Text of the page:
ThycoticCentrify just completed a global cyber security survey among 8,000+ knowledge workers in 15 countries in partnership with Sapio Research. Survey results reveal a disturbing (if not surprising) disconnect between an understanding of cyber security risks in 2021 and the risky activities employees engage in every day to get their jobs done.
This new survey and report is a cyber security reality check, that reveals striking similarities and differences among countries around the world dealing with a pandemic that has thrust many more employees into remote working conditions.
Many employees believe they are not important enough to be targeted by attackers
You can get free access to the full report here. For now, I’ll highlight the major takeaways and provide recommendations that can help companies of any size throughout the world protect their remote workers from the latest cyber threats.
Here’s the top survey takeaway:
Despite knowing the security dangers, 79% of employees still engage in risky behavior
Dig into the research and it becomes clear that far too many employees believe they are not important enough to worry about security risks and therefore not a target of attackers and cybercriminals. This perspective makes them more likely to engage in risky behaviors to get their jobs done.
Here are some examples:
More than a third of employees (35%) continue to save passwords within their internet browsers on all of their personal and work devices. By cracking only one of those devices, an attacker can easily access all the passwords stored within the user’s browser. This makes it so much easier for an attacker to elevate privileges without being detected and gain access to the user’s email, company cloud applications, or even sensitive data.
If the employee has saved multiple passwords within the internet browser, an attacker can readily see whether they are all the same or simple variations such as one character difference. Leveraging this information, an attacker can use password cracking tools and wordlists to create all possible combinations of an employee’s password choices. It’s then only a matter of time before the attacker can gain access to all of an employee’s accounts, including their company’s applications and systems.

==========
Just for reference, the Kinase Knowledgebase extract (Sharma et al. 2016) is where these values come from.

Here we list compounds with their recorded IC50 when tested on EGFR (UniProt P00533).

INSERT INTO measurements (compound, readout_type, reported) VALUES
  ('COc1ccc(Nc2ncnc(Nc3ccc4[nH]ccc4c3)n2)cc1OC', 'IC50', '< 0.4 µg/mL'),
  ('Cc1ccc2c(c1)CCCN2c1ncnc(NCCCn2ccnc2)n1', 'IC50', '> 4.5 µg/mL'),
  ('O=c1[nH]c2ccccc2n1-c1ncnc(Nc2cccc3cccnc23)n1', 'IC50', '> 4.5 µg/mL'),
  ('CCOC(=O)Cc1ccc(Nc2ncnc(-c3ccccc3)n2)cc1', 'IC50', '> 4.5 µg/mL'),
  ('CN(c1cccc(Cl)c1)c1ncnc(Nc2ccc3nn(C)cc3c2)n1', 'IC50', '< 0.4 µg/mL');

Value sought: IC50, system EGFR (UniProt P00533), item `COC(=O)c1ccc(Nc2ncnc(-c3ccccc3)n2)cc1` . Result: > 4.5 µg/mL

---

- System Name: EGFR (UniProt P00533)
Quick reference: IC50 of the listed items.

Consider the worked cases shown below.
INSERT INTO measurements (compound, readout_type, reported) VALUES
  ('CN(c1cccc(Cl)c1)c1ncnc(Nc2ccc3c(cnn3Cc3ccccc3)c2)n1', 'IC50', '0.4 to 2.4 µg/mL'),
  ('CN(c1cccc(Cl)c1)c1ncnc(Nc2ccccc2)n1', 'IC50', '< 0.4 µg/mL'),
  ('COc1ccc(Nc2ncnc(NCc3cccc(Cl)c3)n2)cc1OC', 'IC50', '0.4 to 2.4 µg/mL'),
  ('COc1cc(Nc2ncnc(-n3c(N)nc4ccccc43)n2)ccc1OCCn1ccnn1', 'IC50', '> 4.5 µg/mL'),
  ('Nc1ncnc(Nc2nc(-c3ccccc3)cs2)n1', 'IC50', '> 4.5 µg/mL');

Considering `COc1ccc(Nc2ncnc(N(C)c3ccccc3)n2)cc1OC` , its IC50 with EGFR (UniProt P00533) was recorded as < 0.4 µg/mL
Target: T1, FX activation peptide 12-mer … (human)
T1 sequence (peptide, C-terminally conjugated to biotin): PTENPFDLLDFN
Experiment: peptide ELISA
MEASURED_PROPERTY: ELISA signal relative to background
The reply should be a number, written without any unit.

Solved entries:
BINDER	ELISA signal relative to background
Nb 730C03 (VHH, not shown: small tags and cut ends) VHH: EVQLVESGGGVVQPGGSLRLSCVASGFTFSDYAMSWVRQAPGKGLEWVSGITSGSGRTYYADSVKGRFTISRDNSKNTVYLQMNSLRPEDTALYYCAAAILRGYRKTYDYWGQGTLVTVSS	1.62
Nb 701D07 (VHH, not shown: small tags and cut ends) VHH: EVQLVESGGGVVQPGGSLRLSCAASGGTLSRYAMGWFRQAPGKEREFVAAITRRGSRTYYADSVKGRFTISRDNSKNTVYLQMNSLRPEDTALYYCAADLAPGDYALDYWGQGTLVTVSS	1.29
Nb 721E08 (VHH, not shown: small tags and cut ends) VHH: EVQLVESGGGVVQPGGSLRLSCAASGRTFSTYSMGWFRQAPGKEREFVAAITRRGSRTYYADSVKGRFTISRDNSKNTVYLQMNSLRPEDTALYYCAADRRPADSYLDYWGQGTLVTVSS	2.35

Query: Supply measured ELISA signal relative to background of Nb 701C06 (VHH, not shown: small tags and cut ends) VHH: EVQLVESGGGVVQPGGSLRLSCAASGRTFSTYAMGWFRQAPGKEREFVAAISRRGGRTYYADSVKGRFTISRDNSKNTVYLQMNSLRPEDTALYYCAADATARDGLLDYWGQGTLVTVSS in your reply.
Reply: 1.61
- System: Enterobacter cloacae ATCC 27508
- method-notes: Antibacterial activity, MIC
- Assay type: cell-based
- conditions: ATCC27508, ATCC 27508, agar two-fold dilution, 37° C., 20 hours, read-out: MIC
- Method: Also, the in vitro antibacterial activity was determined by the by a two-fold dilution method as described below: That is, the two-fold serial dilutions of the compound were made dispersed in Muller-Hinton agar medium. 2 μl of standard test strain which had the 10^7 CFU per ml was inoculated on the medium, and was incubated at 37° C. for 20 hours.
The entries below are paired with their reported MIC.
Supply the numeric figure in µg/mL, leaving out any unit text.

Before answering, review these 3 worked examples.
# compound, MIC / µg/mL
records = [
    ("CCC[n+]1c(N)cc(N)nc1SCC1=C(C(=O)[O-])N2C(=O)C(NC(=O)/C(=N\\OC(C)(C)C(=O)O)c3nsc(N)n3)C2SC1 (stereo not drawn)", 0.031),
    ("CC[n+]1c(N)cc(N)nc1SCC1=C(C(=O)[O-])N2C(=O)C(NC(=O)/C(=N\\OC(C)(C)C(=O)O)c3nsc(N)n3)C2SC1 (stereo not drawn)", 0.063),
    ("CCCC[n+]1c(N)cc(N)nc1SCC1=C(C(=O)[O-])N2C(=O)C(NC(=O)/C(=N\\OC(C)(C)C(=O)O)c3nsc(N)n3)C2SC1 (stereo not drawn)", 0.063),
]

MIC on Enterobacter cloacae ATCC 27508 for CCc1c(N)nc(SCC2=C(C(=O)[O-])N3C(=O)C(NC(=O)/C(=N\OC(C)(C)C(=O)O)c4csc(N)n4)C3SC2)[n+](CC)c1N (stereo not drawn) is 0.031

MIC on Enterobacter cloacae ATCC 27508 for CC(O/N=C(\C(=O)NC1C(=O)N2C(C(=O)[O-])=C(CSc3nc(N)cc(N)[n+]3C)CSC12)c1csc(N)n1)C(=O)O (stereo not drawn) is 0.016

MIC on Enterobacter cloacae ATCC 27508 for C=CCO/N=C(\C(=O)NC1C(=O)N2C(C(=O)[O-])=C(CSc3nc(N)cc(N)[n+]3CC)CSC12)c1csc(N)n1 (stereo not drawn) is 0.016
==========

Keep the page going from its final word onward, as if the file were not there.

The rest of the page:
Other alarming indicators from the survey show that more than half (55%) of the respondents believed it’s okay to connect to a mobile hotspot in a work-based scenario and one-third (34%) have sent a work document to a personal computer due to a work device malfunction.
A partial explanation for remote workers continuing to rely on risky behaviors may stem from a false sense of security. For example, even though 86% of employees expressed a personal sense of responsibility to ensure they are not exposing their organization to cyber threats, more than half (51%) of respondents say their IT department should be solely responsible for protecting them and their organization from cyber threats.
Thus, employees may be continuing to take risks based on the assumption that even if they do something wrong that leads to a security incident, their security team will take care of the problem for them.
Remote workers face continuous frustration with Internet connections and software issues
The survey report indicates that nearly half of all remote workers across the globe have struggled with basic issues such as slow internet connections and slow work devices during the past year. Obviously, the pandemic has accelerated a trend to remote working, but the infrastructure that supports it has failed to keep up in many cases. That means any impediment to getting work done puts a further strain on workers trying to maintain a balance between security and productivity.
Employee perceptions of risk and behavior variations by country